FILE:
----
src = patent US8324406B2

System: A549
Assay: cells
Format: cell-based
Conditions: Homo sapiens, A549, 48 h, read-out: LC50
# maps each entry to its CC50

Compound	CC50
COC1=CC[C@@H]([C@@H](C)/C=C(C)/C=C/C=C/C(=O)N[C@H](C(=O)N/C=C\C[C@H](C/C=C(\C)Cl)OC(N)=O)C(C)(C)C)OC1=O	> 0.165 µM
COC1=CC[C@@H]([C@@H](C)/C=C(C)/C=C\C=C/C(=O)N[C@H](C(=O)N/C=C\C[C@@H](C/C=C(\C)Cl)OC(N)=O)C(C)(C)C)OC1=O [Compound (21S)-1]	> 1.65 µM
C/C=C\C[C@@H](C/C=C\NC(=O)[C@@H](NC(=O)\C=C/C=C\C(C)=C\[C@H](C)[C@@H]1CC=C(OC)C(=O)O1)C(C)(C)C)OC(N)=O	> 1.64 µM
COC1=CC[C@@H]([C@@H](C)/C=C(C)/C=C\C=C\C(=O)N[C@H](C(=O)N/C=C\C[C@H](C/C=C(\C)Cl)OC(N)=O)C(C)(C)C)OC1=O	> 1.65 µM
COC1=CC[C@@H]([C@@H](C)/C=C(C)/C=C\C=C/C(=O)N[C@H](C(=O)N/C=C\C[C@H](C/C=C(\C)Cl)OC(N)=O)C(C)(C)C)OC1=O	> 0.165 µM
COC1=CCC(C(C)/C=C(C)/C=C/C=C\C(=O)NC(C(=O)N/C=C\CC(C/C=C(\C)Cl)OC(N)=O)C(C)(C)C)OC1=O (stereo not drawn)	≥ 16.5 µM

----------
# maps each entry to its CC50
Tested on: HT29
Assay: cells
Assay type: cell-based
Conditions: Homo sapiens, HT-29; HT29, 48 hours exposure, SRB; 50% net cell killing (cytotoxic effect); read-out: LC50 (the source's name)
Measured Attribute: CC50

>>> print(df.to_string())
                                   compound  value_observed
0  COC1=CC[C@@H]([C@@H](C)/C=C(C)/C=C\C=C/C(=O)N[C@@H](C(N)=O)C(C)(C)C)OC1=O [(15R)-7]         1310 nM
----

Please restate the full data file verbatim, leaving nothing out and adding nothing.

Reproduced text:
src = patent US8324406B2

System: A549
Assay: cells
Format: cell-based
Conditions: Homo sapiens, A549, 48 h, read-out: LC50
# maps each entry to its CC50

Compound	CC50
COC1=CC[C@@H]([C@@H](C)/C=C(C)/C=C/C=C/C(=O)N[C@H](C(=O)N/C=C\C[C@H](C/C=C(\C)Cl)OC(N)=O)C(C)(C)C)OC1=O	> 0.165 µM
COC1=CC[C@@H]([C@@H](C)/C=C(C)/C=C\C=C/C(=O)N[C@H](C(=O)N/C=C\C[C@@H](C/C=C(\C)Cl)OC(N)=O)C(C)(C)C)OC1=O [Compound (21S)-1]	> 1.65 µM
C/C=C\C[C@@H](C/C=C\NC(=O)[C@@H](NC(=O)\C=C/C=C\C(C)=C\[C@H](C)[C@@H]1CC=C(OC)C(=O)O1)C(C)(C)C)OC(N)=O	> 1.64 µM
COC1=CC[C@@H]([C@@H](C)/C=C(C)/C=C\C=C\C(=O)N[C@H](C(=O)N/C=C\C[C@H](C/C=C(\C)Cl)OC(N)=O)C(C)(C)C)OC1=O	> 1.65 µM
COC1=CC[C@@H]([C@@H](C)/C=C(C)/C=C\C=C/C(=O)N[C@H](C(=O)N/C=C\C[C@H](C/C=C(\C)Cl)OC(N)=O)C(C)(C)C)OC1=O	> 0.165 µM
COC1=CCC(C(C)/C=C(C)/C=C/C=C\C(=O)NC(C(=O)N/C=C\CC(C/C=C(\C)Cl)OC(N)=O)C(C)(C)C)OC1=O (stereo not drawn)	≥ 16.5 µM

----------
# maps each entry to its CC50
Tested on: HT29
Assay: cells
Assay type: cell-based
Conditions: Homo sapiens, HT-29; HT29, 48 hours exposure, SRB; 50% net cell killing (cytotoxic effect); read-out: LC50 (the source's name)
Measured Attribute: CC50

>>> print(df.to_string())
                                   compound  value_observed
0  COC1=CC[C@@H]([C@@H](C)/C=C(C)/C=C\C=C/C(=O)N[C@@H](C(N)=O)C(C)(C)C)OC1=O [(15R)-7]         1310 nM